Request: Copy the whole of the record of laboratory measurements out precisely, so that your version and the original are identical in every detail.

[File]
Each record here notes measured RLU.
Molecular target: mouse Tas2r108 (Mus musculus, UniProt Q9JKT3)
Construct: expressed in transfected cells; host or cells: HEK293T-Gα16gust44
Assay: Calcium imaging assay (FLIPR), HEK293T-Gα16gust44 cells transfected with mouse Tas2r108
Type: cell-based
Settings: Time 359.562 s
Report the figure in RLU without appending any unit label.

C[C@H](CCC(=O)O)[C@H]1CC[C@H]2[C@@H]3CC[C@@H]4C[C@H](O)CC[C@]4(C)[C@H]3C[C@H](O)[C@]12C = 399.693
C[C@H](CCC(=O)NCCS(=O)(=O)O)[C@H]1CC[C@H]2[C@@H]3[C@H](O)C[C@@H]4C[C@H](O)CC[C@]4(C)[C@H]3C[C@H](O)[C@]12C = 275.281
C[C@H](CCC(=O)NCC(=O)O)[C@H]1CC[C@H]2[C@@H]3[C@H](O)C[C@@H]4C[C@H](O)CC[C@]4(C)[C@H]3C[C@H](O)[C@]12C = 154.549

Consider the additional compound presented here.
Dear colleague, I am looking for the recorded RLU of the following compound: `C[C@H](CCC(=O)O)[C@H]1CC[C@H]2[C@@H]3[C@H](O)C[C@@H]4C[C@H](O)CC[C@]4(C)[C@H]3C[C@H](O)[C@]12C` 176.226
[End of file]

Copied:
Each record here notes measured RLU.
Molecular target: mouse Tas2r108 (Mus musculus, UniProt Q9JKT3)
Construct: expressed in transfected cells; host or cells: HEK293T-Gα16gust44
Assay: Calcium imaging assay (FLIPR), HEK293T-Gα16gust44 cells transfected with mouse Tas2r108
Type: cell-based
Settings: Time 359.562 s
Report the figure in RLU without appending any unit label.

C[C@H](CCC(=O)O)[C@H]1CC[C@H]2[C@@H]3CC[C@@H]4C[C@H](O)CC[C@]4(C)[C@H]3C[C@H](O)[C@]12C = 399.693
C[C@H](CCC(=O)NCCS(=O)(=O)O)[C@H]1CC[C@H]2[C@@H]3[C@H](O)C[C@@H]4C[C@H](O)CC[C@]4(C)[C@H]3C[C@H](O)[C@]12C = 275.281
C[C@H](CCC(=O)NCC(=O)O)[C@H]1CC[C@H]2[C@@H]3[C@H](O)C[C@@H]4C[C@H](O)CC[C@]4(C)[C@H]3C[C@H](O)[C@]12C = 154.549

Consider the additional compound presented here.
Dear colleague, I am looking for the recorded RLU of the following compound: `C[C@H](CCC(=O)O)[C@H]1CC[C@H]2[C@@H]3[C@H](O)C[C@@H]4C[C@H](O)CC[C@]4(C)[C@H]3C[C@H](O)[C@]12C` 176.226